Another poll, conducted by CBS News and the New York Times on September 13 and 14, found much the same thing. By a margin of 74 percent to 21 percent, respondents agreed that "Americans will have to give up some of their personal freedoms in order to make the country safe from terrorist attacks." Even when asked whether they would be "willing or not willing to allow government agencies to monitor the telephone calls and e-mail of ordinary Americans on a regular basis," an eye-catching 39 percent were willing, and 53 percent were not -- hardly a ringing affirmation of the right to be left alone. And it gets worse: this week, a poll by the Siena College Research Institute found that one-third of New Yorkers would favor internment camps for "individuals who authorities identify as being sympathetic to terrorist causes."

Civil liberties are in grave danger today, perhaps as they have been at no other time in our history. The "war" metaphor President Bush has chosen to describe the events of September is apt, given the seriousness and deadliness of the attack against us. But, as many others have observed, it is a war of a very different kind, with no clearly defined enemy, no hard-and-fast objective, no obvious endpoint -- a miasma pervaded by paranoia and suspicion. In that kind of atmosphere, the spirit of freedom -- which always takes a beating during wartime -- is fragile and vulnerable.

Though government officials from the president and Attorney General John Ashcroft on down have paid lip service to civil liberties, and though the media have focused on the fate of freedom with unusual vigor and perseverance, the news coming out of Washington, and from across the country, is chilling. Repressive new immigration and wiretapping laws are under consideration in Congress. Arab-Americans are being harassed and attacked. Music is being censored. Television personalities are apologizing for speaking their minds.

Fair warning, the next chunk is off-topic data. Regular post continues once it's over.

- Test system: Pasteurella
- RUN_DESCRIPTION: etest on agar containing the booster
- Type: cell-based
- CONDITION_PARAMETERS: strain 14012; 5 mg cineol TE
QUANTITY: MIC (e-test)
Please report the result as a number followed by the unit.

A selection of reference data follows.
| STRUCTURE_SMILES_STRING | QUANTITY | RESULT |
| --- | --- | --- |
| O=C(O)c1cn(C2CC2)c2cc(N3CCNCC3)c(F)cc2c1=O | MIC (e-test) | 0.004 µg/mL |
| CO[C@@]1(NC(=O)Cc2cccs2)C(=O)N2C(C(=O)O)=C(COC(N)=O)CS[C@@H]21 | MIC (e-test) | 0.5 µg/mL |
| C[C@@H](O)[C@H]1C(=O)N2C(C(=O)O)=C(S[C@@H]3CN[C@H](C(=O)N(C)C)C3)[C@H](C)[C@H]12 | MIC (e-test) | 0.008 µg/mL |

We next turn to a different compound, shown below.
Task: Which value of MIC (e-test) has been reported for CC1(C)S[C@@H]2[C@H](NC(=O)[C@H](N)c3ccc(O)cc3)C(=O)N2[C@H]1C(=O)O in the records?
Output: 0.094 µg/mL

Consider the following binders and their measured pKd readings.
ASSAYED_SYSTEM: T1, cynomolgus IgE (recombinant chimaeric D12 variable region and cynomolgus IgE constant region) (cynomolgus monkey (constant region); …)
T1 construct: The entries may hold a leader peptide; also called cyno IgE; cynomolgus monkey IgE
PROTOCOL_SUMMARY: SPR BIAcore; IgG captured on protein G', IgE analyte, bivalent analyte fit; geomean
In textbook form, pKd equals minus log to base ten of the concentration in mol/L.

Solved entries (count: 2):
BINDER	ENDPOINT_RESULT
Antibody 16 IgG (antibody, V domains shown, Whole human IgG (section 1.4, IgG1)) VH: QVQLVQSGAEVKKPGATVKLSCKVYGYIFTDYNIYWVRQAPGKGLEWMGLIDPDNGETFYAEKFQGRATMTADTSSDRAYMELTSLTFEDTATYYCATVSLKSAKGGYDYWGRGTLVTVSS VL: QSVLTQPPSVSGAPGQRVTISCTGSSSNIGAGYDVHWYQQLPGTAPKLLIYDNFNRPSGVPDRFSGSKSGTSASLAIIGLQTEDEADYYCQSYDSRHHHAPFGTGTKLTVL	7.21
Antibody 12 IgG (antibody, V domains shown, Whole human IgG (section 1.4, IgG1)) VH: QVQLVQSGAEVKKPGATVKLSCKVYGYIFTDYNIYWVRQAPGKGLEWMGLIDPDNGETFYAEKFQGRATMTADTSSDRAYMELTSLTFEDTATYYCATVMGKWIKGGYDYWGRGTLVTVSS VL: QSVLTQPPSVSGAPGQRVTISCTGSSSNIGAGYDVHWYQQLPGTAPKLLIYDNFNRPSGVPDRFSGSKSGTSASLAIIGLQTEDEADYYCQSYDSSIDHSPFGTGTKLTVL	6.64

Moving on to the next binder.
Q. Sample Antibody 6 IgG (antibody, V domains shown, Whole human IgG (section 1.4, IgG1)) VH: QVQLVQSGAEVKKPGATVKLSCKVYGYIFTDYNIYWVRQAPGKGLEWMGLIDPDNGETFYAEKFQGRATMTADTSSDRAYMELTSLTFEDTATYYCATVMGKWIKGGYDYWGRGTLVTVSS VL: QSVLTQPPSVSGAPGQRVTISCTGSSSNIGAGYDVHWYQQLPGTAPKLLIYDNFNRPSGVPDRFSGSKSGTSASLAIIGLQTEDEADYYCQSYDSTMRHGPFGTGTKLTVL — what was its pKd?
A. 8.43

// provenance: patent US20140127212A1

No sane person would object to more-stringent security at airports -- although such common-sense steps as installing better doors to protect pilots from terrorists would do more than screening passengers who look vaguely Arab, or banning plastic knives. Trampling on the Constitution is another thing altogether.

In a mind-boggling column for the New York Post last week in which he labeled foreign-born Middle Easterners a potential "fifth column," John Podhoretz wrote: "Leftist civil libertarians and right-wing anti-government types can do their part ... to protect Muslims and Arab-Americans -- with a generous display of silence and understanding when it comes to the new surveillance techniques being adopted by law enforcement. Their standard-issue complaints ring hollow at a time of war, when civil liberties must necessarily be curtailed to some degree."

Obviously, fighting terrorism worldwide will not be sufficient to save the United States as we know it. If Podhoretz's sneering dismissal of constitutional protections is any indication, we're going to have to fight repression at home as well.

The war on terrorism declared by our government is part of a profound struggle between rationalism, human liberty, and modernity on the one hand, and fundamentalist religion and traditionalism on the other. It is, in short, a war between the Enlightenment and the medieval world. Though US policy in Arab and Muslim societies is hardly above reproach, it should be obvious to all Americans that the West cannot afford to lose the war against terrorism -- any more than we could afford to lose to Nazism or global communism.

In fighting this war, though, we would be well advised not to trample too heedlessly on the Bill of Rights -- emblematic, as it is, of the Enlightenment itself, with its emphasis on human liberty and autonomy. During virtually every dangerous moment in our history we have taken actions that we later came to regret: the Alien and Sedition Acts, used by President John Adams in the 1790s to imprison domestic critics and expel foreigners; the suspension of habeas corpus in the 1860s, during the Civil War; the Palmer raids against leftist groups during and after World War I, around 1920; the incarceration of Japanese-Americans during World War II, in the 1940s; the anti-Communist witch hunts of the McCarthy era, in the 1950s; and the abuses of J. Edgar Hoover's FBI, which waged a secret, unconstitutional campaign of surveillance and disruption against the civil-rights and antiwar movements of the 1960s.